Is there some motivation from the story, to record smooth camera motion? Does the proposed video require you to capture clean tracking shots, of fast-moving subjects? Then, bring and use your gimbal.
- Prepare the gimbal.
You don’t want to miss crucial moments when covering an event. And you don’t want to slow down a video shoot, just because you’re constantly adjusting and fine-tuning your gimbal.
So, don’t let a tool that’s supposed to help you, get in the way of content creation and storytelling.
- Make efficient use of gimbal's battery power.
You’ll want to use your gimbal as long as possible, during your shoot.
What you don’t want is, when you still have camera movements to do, you can’t do them anymore. Simply because your gimbal ran out of power.
Gimbal’s battery drains faster than it should, when gimbal's motor works so hard. It works so hard, when compensating for a shaking camera, mounted on a poorly balanced gimbal.
So, to save battery power, make sure to set up your gimbal properly, so that its motor works efficiently.
- Use gimbal in combo with other tools you may have.
Camera stabilizer devices, and other video production gear, are tools for conveying your thoughts, and expressing your feelings through video.
You may have a gimbal. But, if you also have other stabilizers, one of them may help you better execute needed shots.
A slider, or an improvised dolly, can do things similar to what a gimbal can do. And there could be subtle differences in the effects, that these video stabilizers can give. You’ll learn more about this by practice.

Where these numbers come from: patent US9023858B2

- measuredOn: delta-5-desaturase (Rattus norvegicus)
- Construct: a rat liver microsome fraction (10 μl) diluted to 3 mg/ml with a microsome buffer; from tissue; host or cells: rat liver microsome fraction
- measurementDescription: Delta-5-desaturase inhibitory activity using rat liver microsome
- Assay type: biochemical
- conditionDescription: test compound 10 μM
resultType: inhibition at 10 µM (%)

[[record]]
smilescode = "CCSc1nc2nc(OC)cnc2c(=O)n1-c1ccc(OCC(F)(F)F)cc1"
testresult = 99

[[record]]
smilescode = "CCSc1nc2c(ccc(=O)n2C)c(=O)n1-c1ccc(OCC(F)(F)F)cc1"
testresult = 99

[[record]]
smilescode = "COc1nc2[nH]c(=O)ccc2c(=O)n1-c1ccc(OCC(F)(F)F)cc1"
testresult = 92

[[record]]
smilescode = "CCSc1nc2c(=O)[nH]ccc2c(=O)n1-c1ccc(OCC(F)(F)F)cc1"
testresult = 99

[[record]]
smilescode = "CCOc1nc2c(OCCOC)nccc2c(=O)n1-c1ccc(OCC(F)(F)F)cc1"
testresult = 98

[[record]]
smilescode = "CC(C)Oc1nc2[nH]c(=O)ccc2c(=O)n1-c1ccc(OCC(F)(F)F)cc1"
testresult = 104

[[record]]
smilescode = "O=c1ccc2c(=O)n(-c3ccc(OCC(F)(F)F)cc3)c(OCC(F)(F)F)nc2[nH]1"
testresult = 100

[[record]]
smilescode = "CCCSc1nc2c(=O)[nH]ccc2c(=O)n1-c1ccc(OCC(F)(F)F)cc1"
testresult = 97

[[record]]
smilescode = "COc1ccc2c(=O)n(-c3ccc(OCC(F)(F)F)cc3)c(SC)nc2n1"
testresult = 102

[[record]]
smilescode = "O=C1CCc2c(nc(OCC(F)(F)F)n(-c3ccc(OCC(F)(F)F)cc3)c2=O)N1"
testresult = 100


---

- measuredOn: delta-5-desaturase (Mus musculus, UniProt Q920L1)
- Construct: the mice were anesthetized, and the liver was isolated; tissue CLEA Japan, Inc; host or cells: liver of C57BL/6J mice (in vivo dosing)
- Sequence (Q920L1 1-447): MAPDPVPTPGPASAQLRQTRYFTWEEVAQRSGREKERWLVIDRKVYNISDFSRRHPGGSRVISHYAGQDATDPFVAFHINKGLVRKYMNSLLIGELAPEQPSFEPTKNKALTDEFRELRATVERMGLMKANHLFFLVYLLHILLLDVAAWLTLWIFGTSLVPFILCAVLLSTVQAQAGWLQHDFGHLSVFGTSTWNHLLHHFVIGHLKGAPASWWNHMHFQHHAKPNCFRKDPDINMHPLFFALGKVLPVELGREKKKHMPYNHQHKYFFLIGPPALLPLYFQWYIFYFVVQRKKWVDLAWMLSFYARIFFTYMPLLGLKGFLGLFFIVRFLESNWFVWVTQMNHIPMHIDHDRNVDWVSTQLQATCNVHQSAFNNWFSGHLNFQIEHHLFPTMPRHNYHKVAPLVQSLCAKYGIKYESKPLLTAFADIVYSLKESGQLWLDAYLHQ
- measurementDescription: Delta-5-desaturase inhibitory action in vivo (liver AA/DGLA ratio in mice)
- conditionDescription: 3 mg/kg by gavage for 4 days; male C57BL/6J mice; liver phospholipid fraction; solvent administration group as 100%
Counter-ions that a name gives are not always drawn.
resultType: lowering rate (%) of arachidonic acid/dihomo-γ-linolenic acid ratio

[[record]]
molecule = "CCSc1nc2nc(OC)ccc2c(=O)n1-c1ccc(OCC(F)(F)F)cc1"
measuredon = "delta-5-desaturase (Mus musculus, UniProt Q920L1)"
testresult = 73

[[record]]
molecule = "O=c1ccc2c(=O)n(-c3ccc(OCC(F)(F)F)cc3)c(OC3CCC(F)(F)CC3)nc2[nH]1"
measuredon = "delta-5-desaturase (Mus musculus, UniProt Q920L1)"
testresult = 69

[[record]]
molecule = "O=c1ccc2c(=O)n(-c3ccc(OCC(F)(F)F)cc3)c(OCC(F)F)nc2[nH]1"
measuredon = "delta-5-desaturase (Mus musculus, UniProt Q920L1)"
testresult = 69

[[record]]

The point is…
… The story or content, and your take on it, will help you decide which tools at your disposal, you’re going to use.
And one day, you may find yourself using production tools, in combination with each other. It’s like combining different ingredients, to cook and serve good food.
First thing you need to know is... when videographers talk about gimbal, they usually refer to the 3-axis camera gimbal.
To them, this type of gimbal is so reliable, that they get stable shots in different circumstances. Even in conditions that can really make the camera wobble. That’s why the 3-axis gimbal is so common.
So, how does it work?
The gimbal keeps your camera on an upright and balanced position, by electronic means for the most part.
You're not the only one who tries to improve your shots. When your gimbal notices jerks or shakes, it corrects them. So you end up recording smooth and stable footage.